It’s been about a year since Infiniti’s new boss Johan de Nysschen decided to change the names on all Infiniti models and restructure the lineup. (Now that that’s happen, Nysschen has jumped ship and moved to another luxury brand but the new model names remain.)
While we think it was probably a good idea, although we’re still a little uncertain as to which is which and that has become even more confusing as further new models are introduced. We are sure a year or two from now it will all make sense, but for now we’re still in an area of dawn that requires us to use lights, or in this case we occasionally have to take a quick peak at the Infiniti web site to make sure we know which model is which.
The Infiniti QX60 is comparable in size and price to other premium crossovers including the Acura MDX, Audi Q7 and Volvo XC90, but the interior design gives in nearly as much space as Infiniti’s largest SUV the QX80.
The QX60 gets high marks for styling with its distinctive long sleek look with large smooth wheel flares and strong character lines. The modified Infiniti family grille visually attaches to the “A” pillars through strong creases in the hood and the notched “D” pillar add to the fresh distinctive look that sets it apart from competitors.
Inside the space is attractive, well executed and functional, plus it can actually hold seven people. Standard equipment includes posh leather seating and a full range of power equipment including the rear liftgate. The second and third row seating folds flat to accommodate up to 76.5 cubic feet of cargo – that’s a lot of recreational equipment or shopping treasures. In addition, the second row seats have 5.5-inches of travel, so you can adjust for passengers or cargo as needed. The interior is beautiful, but we discovered one problem when the sun gets in an overhead position – as the sun hits the center stack the chrome and shiny wood surface reflects right in the driver’s eyes on accession.
Rather than using the venerable Infiniti V-6 engine, the hybrid has a 230-hp supercharged 2.5-liter four-cylinder engine paired with 15kw electric motor together producing 250 horsepower (that’s only 15 horsepower fewer than the V-6 model). The pair drives the QX60h through a Continuously Variable Transmission providing power to the front wheels or all four wheels on all-wheel drive models. Plus the transmission does have a manual shift mode for drivers who want a little more control.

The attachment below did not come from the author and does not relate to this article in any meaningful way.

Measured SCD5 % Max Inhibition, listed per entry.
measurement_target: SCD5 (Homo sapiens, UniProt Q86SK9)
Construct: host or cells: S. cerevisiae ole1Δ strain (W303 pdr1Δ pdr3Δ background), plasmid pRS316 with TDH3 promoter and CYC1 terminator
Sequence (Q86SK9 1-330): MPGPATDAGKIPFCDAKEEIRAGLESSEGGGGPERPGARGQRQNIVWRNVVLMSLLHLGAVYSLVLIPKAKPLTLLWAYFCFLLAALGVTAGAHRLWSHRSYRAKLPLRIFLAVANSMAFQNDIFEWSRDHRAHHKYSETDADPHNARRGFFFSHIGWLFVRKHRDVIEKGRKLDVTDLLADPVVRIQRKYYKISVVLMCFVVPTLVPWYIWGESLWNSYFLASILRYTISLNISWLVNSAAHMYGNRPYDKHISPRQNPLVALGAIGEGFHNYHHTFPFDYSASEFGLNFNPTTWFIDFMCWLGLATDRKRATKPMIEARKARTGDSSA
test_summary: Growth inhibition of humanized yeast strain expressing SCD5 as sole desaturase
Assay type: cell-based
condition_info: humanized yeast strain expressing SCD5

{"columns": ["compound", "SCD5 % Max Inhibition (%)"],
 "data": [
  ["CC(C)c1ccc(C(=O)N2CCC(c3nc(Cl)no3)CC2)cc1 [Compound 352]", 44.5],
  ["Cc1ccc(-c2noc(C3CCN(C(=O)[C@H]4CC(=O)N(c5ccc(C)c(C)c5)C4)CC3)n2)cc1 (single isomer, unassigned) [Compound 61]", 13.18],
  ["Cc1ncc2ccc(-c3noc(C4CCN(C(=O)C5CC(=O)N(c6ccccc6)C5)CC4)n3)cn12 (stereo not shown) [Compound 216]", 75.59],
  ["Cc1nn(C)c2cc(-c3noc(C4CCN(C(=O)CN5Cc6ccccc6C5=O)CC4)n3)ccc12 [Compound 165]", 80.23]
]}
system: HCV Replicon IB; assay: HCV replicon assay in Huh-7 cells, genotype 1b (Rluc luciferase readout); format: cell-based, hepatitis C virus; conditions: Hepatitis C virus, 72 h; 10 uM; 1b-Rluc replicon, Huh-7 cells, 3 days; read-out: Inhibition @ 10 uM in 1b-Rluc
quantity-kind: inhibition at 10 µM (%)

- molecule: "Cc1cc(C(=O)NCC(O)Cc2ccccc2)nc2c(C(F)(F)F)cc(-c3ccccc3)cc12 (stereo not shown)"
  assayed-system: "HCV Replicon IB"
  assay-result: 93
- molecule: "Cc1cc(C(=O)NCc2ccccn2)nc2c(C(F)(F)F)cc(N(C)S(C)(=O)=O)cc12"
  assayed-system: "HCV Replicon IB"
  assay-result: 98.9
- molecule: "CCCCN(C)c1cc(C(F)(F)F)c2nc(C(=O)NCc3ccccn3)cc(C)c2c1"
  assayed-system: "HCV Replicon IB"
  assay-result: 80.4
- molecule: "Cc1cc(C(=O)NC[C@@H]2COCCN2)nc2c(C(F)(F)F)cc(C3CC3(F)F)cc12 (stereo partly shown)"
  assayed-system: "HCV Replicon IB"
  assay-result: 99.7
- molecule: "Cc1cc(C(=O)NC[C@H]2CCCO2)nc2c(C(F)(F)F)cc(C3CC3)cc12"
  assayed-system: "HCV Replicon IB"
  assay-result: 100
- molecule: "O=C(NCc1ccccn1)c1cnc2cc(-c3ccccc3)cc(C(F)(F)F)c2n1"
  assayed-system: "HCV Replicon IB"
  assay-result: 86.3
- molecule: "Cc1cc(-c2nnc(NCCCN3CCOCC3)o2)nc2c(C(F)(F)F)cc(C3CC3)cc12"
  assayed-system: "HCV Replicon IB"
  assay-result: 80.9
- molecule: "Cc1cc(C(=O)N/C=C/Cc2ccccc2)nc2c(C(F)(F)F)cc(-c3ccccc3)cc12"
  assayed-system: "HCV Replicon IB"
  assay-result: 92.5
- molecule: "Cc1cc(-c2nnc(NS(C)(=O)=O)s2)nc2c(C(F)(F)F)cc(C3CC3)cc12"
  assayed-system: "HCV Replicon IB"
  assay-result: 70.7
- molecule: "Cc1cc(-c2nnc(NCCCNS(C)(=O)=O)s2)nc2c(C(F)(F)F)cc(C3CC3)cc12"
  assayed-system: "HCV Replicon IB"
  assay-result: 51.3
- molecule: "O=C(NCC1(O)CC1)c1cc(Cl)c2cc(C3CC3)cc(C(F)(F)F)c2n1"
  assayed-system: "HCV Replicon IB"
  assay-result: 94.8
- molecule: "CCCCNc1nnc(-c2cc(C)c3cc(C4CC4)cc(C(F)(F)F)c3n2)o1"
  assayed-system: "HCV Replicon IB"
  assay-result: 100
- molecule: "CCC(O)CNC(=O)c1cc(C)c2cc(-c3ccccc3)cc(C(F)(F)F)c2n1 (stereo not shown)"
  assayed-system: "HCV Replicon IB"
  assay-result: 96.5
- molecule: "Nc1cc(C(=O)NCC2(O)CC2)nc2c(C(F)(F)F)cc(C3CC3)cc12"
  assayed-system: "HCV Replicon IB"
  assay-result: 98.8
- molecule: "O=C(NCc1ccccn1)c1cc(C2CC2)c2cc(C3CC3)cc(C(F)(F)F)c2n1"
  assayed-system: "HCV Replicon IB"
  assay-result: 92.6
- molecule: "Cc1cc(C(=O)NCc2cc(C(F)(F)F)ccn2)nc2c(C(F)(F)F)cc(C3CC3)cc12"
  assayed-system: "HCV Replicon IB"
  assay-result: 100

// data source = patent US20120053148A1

The Infiniti Direct Response Hybrid® system uses a compact Lithium-ion battery and electric motor to provide supplementary power through its one-motor/two-clutch system. The efficient drivetrain has an EPA rating of 25 mpg city, 28 mpg highway and 26 mpg combined, which Infiniti claims is the best-in-class combined fuel economy. As a contrast, the V-6 powered QX50 is rated at 20 mpg city and 26 mpg highway. What’s interesting about this Infiniti Hybrid is that it only cost $3,000 more than the gas-only version. Unlike some other hybrids, however, this one’s smaller battery does not support electric-only motoring other than when coasting.
The 2014 Infiniti QX60 Hybrid, drives much like the last JX35 we drove, and that’s a good thing. The ride is very smooth and quiet, handling is like a large sedan with a little lean on the corners and the steering is slightly muted. But overall it’s a very pleasant driving experience, and about what we expect from a seven-passenger crossover.
The Infiniti Connections and Connection Plus system in the QX60 contains a grouping of telematics services and Personal Assistance that provides 24-hour access to a team of live professional assistants. They include features like Automatic Crash Notification, Emergency Call, Enhanced Roadside Assistance, stolen vehicle reporting, remote door lock and unlock, alarm notification, Maintenance Alert, Schedule Maintenance Notification. It also has Google My Schedule collaboration which is like having a spouse constantly reminding you of those things that need to be done.
Safety and driver assist features include Around View™ Monitor with Moving Object Detection; Lane Departure Warning and Lane Departure Prevention; Blind Spot Intervention™ system; Intelligent Cruise Control (Full-Speed Range); Distance Control Assist; Intelligent Brake Assist with Forward Collision Warning and Active Trace Control.
Another neat feature for parents with teen drivers is Drive Zone/Speed Alert, which can be used to establish boundaries to monitor where and what young drivers are doing. It can even play snitch by sending a text, e-mail or make a phone call to the parent when the teen driver has broken the rules. It sounds devious, but it could save the life of someone you love.
One other important piece of available technology that comes with the Technology Package is the Backup Collision Intervention system that detects vehicles approaching from either side when you back up. If the system sees a vehicle is moving into your path it flashes a light, makes a sound and presses back on the accelerator. If that doesn’t work, it ultimately can apply the brakes.
A gas powered QX60 has a base price of $43,095, including the destination charge. All-wheel drive adds $1,400 and you can make it a Hybrid for $3,000 more. Our test vehicle had the works, which includes roof rails, Theater Package, Deluxe Technology Package, Illuminated Kickplates and the Hybrid Premium Package which brought the bottom line all the way up to $60,789. The result was one of the most technologically equipped vehicles we’ve driven recently. You can check out all the features and learn more about the QX60 hybrid at http://www.infinitiusa.com/.